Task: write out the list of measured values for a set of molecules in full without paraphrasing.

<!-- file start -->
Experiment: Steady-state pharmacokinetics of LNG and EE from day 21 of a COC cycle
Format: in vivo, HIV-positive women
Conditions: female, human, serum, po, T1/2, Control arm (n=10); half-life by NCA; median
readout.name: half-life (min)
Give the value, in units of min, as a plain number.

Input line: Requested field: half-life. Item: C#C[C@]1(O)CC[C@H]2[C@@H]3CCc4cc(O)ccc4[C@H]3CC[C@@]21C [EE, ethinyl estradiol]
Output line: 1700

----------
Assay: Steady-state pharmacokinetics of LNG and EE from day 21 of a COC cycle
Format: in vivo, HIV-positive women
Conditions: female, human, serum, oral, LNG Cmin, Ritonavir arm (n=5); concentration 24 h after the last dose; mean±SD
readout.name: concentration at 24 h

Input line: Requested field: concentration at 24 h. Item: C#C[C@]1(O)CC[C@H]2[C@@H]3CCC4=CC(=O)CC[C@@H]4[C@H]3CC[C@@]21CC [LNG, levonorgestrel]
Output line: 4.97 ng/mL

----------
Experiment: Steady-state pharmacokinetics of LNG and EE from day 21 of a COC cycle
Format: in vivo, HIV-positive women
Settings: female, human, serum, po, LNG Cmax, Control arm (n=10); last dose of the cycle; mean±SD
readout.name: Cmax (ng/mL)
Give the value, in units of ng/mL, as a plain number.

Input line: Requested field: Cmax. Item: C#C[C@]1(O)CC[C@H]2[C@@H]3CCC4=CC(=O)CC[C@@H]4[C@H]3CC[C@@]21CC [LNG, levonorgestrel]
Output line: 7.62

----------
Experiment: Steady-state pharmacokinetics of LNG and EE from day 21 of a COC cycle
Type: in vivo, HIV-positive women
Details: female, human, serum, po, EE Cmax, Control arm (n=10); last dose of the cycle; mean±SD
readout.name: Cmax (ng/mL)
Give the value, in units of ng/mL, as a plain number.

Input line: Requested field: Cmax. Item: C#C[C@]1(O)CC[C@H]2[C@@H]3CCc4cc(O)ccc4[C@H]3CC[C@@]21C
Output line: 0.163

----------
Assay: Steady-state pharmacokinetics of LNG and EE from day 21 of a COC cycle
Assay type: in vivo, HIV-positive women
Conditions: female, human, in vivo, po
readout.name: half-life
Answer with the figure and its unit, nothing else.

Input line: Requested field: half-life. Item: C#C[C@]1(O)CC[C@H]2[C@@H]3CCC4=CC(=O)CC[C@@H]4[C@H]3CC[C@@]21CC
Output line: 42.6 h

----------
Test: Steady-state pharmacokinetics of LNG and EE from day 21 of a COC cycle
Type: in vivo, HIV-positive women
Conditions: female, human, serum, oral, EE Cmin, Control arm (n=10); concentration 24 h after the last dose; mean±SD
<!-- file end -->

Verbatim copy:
Experiment: Steady-state pharmacokinetics of LNG and EE from day 21 of a COC cycle
Format: in vivo, HIV-positive women
Conditions: female, human, serum, po, T1/2, Control arm (n=10); half-life by NCA; median
readout.name: half-life (min)
Give the value, in units of min, as a plain number.

Input line: Requested field: half-life. Item: C#C[C@]1(O)CC[C@H]2[C@@H]3CCc4cc(O)ccc4[C@H]3CC[C@@]21C [EE, ethinyl estradiol]
Output line: 1700

----------
Assay: Steady-state pharmacokinetics of LNG and EE from day 21 of a COC cycle
Format: in vivo, HIV-positive women
Conditions: female, human, serum, oral, LNG Cmin, Ritonavir arm (n=5); concentration 24 h after the last dose; mean±SD
readout.name: concentration at 24 h

Input line: Requested field: concentration at 24 h. Item: C#C[C@]1(O)CC[C@H]2[C@@H]3CCC4=CC(=O)CC[C@@H]4[C@H]3CC[C@@]21CC [LNG, levonorgestrel]
Output line: 4.97 ng/mL

----------
Experiment: Steady-state pharmacokinetics of LNG and EE from day 21 of a COC cycle
Format: in vivo, HIV-positive women
Settings: female, human, serum, po, LNG Cmax, Control arm (n=10); last dose of the cycle; mean±SD
readout.name: Cmax (ng/mL)
Give the value, in units of ng/mL, as a plain number.

Input line: Requested field: Cmax. Item: C#C[C@]1(O)CC[C@H]2[C@@H]3CCC4=CC(=O)CC[C@@H]4[C@H]3CC[C@@]21CC [LNG, levonorgestrel]
Output line: 7.62

----------
Experiment: Steady-state pharmacokinetics of LNG and EE from day 21 of a COC cycle
Type: in vivo, HIV-positive women
Details: female, human, serum, po, EE Cmax, Control arm (n=10); last dose of the cycle; mean±SD
readout.name: Cmax (ng/mL)
Give the value, in units of ng/mL, as a plain number.

Input line: Requested field: Cmax. Item: C#C[C@]1(O)CC[C@H]2[C@@H]3CCc4cc(O)ccc4[C@H]3CC[C@@]21C
Output line: 0.163

----------
Assay: Steady-state pharmacokinetics of LNG and EE from day 21 of a COC cycle
Assay type: in vivo, HIV-positive women
Conditions: female, human, in vivo, po
readout.name: half-life
Answer with the figure and its unit, nothing else.

Input line: Requested field: half-life. Item: C#C[C@]1(O)CC[C@H]2[C@@H]3CCC4=CC(=O)CC[C@@H]4[C@H]3CC[C@@]21CC
Output line: 42.6 h

----------
Test: Steady-state pharmacokinetics of LNG and EE from day 21 of a COC cycle
Type: in vivo, HIV-positive women
Conditions: female, human, serum, oral, EE Cmin, Control arm (n=10); concentration 24 h after the last dose; mean±SD